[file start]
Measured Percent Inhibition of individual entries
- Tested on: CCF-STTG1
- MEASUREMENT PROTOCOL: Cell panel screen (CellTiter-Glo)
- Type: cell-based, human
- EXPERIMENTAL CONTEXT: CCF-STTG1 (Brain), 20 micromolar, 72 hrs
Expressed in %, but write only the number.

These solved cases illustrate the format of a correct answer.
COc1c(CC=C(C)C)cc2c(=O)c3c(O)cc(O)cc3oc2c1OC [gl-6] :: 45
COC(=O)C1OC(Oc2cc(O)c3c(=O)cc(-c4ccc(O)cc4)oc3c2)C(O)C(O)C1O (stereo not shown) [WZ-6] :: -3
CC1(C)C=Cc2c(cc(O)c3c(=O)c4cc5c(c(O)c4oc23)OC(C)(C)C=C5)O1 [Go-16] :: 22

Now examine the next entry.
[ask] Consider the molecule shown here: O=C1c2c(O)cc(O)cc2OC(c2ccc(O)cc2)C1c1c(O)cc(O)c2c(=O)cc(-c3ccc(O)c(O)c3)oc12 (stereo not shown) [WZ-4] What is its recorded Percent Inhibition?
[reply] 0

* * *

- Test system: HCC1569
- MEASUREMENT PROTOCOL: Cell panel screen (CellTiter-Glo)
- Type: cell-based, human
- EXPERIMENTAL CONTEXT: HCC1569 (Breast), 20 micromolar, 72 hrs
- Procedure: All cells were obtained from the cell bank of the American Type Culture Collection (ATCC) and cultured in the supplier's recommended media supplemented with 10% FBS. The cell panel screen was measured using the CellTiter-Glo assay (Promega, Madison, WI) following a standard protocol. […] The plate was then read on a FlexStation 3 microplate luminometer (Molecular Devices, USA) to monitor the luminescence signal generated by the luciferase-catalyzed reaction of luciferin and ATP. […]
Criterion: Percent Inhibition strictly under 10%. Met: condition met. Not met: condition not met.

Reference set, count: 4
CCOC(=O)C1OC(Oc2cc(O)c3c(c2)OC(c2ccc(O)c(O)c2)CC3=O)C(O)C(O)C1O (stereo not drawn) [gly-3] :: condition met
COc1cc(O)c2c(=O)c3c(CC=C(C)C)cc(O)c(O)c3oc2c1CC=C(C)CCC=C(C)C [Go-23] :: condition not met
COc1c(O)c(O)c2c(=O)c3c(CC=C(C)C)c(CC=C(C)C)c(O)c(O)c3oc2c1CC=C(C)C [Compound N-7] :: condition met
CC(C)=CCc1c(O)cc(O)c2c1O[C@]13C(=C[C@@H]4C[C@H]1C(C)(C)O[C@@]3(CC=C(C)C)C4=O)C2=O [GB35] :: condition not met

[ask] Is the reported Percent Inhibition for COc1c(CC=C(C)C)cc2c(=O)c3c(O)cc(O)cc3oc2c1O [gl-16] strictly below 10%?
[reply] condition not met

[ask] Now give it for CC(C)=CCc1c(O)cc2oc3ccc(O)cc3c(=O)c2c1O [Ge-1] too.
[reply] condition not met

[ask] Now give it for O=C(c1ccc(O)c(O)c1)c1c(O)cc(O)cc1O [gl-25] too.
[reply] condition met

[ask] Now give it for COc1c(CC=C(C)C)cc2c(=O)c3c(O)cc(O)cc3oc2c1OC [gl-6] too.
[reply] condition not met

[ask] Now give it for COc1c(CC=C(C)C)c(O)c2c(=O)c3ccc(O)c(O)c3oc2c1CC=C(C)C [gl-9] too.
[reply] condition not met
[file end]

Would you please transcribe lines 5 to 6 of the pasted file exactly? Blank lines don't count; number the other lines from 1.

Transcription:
- EXPERIMENTAL CONTEXT: CCF-STTG1 (Brain), 20 micromolar, 72 hrs
Expressed in %, but write only the number.